On April 15, the U.S. District Court for the Middle District of Florida certified a nationwide class and a California-only class of restaurant customers who claim the restaurant chain’s negligence led to a 2018 data breach that compromised their credit card information. The two classes of consumers include those who made credit or debit card purchases at affected restaurants in March and April 2018, when their data was accessed by cybercriminals, and who incurred reasonable expenses or time spent mitigating the consequences of the breach. The judge certified the classes only on the plaintiffs’ negligence and state Unfair Competition Law (California) claims, and deferred ruling on the class certification related to claims that the restaurants’ parent company breached an implied contract with customers by failing to have adequate cybersecurity protocols. Certifying that claim, the judge stated, could require applying 50 different state laws on the breach of implied contracts.
On April 13, the Minnesota attorney general announced a settlement with a California-based student loan debt relief company that allegedly: (i) collected illegal fees from customers; (ii) misrepresented its services to cease operations in Minnesota by not providing full refunds to its Minnesota consumers; and (iii) violated Minnesota’s Debt Services Settlement Act, Prevention of Consumer Fraud Act, and Uniform Deceptive Trade Practices Act. The AG alleged that the company “falsely promised consumers student-loan forgiveness, when only the federal government can forgive federal student loans.” Under the terms of the settlement, the company is required to pay the AG $18,190.50, which will be used to provide full restitution to consumers. The settlement also requires the company to cease operations in Minnesota until it becomes registered as a debt-settlement service provider.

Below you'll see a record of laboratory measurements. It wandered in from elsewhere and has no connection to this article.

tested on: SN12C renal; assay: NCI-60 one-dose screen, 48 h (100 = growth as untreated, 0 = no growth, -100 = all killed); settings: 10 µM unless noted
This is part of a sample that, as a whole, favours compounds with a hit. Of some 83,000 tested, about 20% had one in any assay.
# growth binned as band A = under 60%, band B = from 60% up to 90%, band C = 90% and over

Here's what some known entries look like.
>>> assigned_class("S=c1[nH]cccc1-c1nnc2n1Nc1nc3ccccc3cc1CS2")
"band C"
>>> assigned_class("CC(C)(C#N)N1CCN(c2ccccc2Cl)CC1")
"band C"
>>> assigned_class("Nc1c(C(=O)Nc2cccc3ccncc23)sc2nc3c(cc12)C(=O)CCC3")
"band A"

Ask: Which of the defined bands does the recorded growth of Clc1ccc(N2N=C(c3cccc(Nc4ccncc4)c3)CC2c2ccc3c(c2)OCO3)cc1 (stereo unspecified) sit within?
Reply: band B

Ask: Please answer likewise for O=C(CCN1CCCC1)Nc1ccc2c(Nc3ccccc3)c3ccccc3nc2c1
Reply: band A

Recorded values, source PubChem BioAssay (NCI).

On April 15, the Conference of State Bank Supervisors (CSBS) announced a request for public comments on proposed requirements for developing a new system to modernize and streamline the NMLS licensing application process and “[p]romote efficient operations and networked supervision among regulators.” Key components of the proposal include:
- A three-part licensing framework that divides licensing requirements into three categories: core, business-specific, and license-specific, with the goal of providing a standard set of requirements for companies, individuals, and locations “regardless of the industry they are operating in or license types they hold.”
- A listing and description of core requirements as applicable to companies and individual licensees.
- An overview of the identity verification process all users will complete when creating a new user account in the modernized NMLS.
CSBS emphasized that one of its Networked Supervision priorities is to establish a standardized licensing approach based on uniform requirements across all state nonbank financial regulatory agencies, and noted that the money services business industry will be the first industry to transition to the new system at some point in 2022. Comments on the proposal will be accepted through May 31.